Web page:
This article discusses how to prevent the onset of osteoporosis. As one grows old, the density of the bone reduces, and this may lead to osteoporosis. Men and women alike lose bone mass at the same rate, yet women are at a higher risk for osteoporosis because they have lower bone density to begin with.
Bone density, otherwise referred to as bone mineral density, is the amount of matter in the bone per cubic centimeter. As one grows old, the density of the bone reduces, and this may lead to osteoporosis. Men and women alike lose bone mass at the same rate, yet women are at a higher risk for osteoporosis because they have lower bone density to begin with.
What many do not realize is that osteoporosis can be largely prevented by the intake of good nutrients. One has to be careful about building bone mass right from birth. Bones build mass and strength as one grows up. By the time one is 20, then your bones have 98% of bone mass. They are at their strongest when one is thirty. After this, bones naturally begin to lose density, making them more prone to breaks and stress fractures.
Calcium is the most important nutrient needed to maintain the bone strength. Calcium can be taken in by drinking milk, eating dairy products, and eating whole foods.
Another vital nutrient is magnesium. It is difficult to get magnesium in our diets these days due to depletion of soil magnesium. Also, processed foods and drinks have to be taken in moderation. Excessive consumption of the preservatives in such foods make the body less able to absorb magnesium.
Other vitamins and minerals important for maintaining bone mass include potassium, manganese, copper, boron, phosphorous and zinc.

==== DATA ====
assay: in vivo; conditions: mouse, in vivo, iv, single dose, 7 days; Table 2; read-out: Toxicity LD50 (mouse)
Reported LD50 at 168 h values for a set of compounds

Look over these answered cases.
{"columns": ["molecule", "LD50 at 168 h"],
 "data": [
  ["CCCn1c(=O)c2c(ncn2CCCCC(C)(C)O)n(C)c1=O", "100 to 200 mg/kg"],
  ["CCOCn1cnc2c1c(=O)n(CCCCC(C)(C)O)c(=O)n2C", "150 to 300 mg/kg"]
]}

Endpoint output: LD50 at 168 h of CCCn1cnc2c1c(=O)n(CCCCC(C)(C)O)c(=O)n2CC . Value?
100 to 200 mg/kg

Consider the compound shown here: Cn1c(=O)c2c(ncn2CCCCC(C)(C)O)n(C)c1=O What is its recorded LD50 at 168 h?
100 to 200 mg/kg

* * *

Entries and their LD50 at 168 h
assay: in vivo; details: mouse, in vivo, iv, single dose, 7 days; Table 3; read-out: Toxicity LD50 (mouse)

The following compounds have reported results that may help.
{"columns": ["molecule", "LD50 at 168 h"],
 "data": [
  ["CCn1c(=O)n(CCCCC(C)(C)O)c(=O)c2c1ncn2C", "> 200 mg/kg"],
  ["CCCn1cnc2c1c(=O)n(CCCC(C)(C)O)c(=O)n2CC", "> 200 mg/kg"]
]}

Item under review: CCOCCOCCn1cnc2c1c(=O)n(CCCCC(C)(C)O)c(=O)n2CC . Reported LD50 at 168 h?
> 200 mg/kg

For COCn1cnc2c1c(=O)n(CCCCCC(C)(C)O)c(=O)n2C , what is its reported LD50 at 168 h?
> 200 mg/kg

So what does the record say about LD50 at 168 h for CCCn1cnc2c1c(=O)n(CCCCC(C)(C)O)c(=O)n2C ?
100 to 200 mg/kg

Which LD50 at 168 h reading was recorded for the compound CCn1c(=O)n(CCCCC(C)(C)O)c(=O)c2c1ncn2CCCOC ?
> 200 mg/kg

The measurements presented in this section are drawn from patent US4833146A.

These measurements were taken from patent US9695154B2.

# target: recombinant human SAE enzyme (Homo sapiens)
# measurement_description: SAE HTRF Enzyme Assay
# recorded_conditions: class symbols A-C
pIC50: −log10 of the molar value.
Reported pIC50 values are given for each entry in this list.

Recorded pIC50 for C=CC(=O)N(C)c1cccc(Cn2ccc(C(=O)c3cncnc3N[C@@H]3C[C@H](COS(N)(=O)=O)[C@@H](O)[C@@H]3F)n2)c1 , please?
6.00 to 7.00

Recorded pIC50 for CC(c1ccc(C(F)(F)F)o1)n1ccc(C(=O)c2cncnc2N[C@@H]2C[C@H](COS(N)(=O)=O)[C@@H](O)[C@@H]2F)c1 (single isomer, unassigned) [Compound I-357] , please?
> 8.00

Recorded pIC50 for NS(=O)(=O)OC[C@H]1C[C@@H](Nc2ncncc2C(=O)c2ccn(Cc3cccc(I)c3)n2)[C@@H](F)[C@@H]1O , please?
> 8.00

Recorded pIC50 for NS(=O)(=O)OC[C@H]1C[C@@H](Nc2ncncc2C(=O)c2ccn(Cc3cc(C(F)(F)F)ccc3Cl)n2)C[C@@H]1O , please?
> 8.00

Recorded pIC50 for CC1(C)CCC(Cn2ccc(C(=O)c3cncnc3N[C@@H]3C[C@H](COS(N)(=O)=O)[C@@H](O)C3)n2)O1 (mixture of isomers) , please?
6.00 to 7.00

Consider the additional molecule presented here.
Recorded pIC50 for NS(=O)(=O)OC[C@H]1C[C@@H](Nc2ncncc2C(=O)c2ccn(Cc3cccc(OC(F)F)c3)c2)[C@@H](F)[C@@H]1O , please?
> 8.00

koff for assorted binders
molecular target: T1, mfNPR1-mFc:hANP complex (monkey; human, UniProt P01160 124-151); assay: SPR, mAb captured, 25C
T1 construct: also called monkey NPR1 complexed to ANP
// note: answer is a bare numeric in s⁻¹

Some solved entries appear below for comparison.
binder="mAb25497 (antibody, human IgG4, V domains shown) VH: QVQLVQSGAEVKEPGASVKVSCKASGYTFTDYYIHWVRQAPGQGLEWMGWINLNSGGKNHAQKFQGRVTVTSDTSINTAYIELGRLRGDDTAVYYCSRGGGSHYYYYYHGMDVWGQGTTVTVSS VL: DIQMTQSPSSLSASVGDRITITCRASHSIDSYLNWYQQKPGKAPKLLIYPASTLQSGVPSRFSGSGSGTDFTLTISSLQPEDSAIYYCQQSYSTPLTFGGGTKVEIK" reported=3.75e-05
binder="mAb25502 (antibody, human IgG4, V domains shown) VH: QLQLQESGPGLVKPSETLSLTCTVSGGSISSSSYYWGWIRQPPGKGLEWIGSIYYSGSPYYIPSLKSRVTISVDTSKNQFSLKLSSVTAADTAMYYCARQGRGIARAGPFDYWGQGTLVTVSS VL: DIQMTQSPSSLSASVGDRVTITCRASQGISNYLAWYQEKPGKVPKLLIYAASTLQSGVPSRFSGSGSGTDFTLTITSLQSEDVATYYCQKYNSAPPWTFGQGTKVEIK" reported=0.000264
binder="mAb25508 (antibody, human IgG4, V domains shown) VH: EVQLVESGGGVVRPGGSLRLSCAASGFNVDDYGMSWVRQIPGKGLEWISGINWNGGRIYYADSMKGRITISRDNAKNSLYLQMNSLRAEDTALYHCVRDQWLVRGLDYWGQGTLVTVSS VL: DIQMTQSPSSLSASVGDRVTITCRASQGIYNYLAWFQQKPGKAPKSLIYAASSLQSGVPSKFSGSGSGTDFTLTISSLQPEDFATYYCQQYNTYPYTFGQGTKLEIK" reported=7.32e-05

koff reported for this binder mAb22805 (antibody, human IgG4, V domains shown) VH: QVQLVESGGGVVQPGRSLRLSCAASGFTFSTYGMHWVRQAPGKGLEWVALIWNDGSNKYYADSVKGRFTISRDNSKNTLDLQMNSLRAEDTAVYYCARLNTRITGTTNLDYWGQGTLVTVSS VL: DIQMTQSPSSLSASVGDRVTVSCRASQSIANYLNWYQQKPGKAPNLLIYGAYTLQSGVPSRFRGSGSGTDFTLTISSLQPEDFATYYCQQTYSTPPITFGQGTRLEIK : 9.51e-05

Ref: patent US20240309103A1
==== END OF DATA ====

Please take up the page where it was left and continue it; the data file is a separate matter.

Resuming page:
Everyone over the age of 65 should get a bone density evaluation. Postmenopausal women especially need to take the test, because they are at the highest risk. This test will help you find out whether you have osteoporosis and your doctor can then decide whether you need to be treated for it. It may also help prevent fractures or at least alert you to the fact that you are susceptible due to thinner bones.
Light weight training will help the bones retain calcium. Many women are hesitant to work with weights because they afraid they will “bulk up,” but this exercise actually leads to a lean and toned body.
A study showed that women who did weight training for a year increased their bone density by 1% while women who did not exercise lost 1.8% to 2.5%. The women who did not exercise lost muscle mass and gained fat.
Alternately you can also take up running or jogging. It will help the bones in the spine to become strong. As you place more demands on your bones, they will increase in overall strength. The more you exercise, the better your bones will be able to withstand mild pressures that could result in fractures in weaker bones.